Tuesday, 19 December 2023
by Earn Media
There are benefits and drawbacks to putting money into a certificate of deposit (CD). On the plus side, you’ll often be looking at a higher interest rate on a CD than a savings account. And also, the interest rate on your savings account can change from week to week. But when you lock in a CD, you’re guaranteed to continue receiving the rate you signed up at for the length of your CD’s term.
Of course, the downside of putting money into a CD is that you’ll be penalized for withdrawing your money early. The exact penalty will depend on your bank, but three months of interest is a common penalty for cashing out a 12-month CD before it comes due. And also, when you put money into a CD, you commit to that day’s rate. But if rates rise a week or so later, you’re stuck, whereas with a savings account, your interest rate simply adjusts upward.
If you have money you don’t need for near-term goals or emergency expenses, then now’s actually a good time to start thinking about opening a long-term CD — say, one with a 48- or 60-month term. And there’s a big reason why.
The main reason CDs are paying so generously right now is that the Federal Reserve has raised interest rates numerous times since early 2022 to cool inflation. Of course, an unwanted side effect of those rate hikes is higher borrowing rates for loans and credit cards. But savers at least get to benefit.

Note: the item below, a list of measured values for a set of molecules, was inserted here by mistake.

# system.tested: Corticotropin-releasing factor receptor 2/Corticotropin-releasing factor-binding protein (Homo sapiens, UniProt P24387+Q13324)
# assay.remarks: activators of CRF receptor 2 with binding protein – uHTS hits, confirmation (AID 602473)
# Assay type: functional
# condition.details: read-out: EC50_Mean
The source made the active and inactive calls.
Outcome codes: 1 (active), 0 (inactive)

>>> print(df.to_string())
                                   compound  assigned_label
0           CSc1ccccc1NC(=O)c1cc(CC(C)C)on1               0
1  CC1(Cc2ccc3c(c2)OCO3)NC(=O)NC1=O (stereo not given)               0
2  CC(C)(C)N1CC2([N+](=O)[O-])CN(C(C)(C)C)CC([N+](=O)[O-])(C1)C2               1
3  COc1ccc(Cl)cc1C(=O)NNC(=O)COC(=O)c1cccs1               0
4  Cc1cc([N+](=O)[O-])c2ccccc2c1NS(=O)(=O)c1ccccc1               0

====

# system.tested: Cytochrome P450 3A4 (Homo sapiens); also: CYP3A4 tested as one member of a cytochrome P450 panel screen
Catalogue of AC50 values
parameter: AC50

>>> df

At this point, though, it looks as if the Fed is done raising interest rates. In fact, the central bank actually opted to pause its interest rate hikes at its last three meetings. And the Fed has also indicated that it may be looking at cutting rates at some point in 2024.
That would be a good thing for consumers, many of whom are buckling under the weight of expensive credit card and loan interest rates. But it could also lead to lower CD rates, as well as lower interest rates in savings accounts.
That’s why you may want to open a longer-term CD in the coming weeks. Once the Fed cuts rates, CD rates are apt to fall. If you open a long-term CD soon, you can lock in a generous rate for many years.
Remember, it’s possible that in two or three years from now, CDs will be paying 2.5% interest at best. So if you can lock in a 5-year CD at 5% now, that means that once things reach that point, you’ll continue to earn more interest on your money while savers opening new CDs will be signing up to earn much less.
It’s one thing to lock some cash away in a 1-year CD. A 5-year CD is a much bigger commitment.
Before you open one, ask yourself:
If you’re confident you can afford to tie up your money for a lengthy period of time, then now’s a really good time to open a long-term CD. But if you’re not sure you won’t need that money, then you’re better off sticking to a shorter-term CD, or even just keeping your money in a regular savings account.
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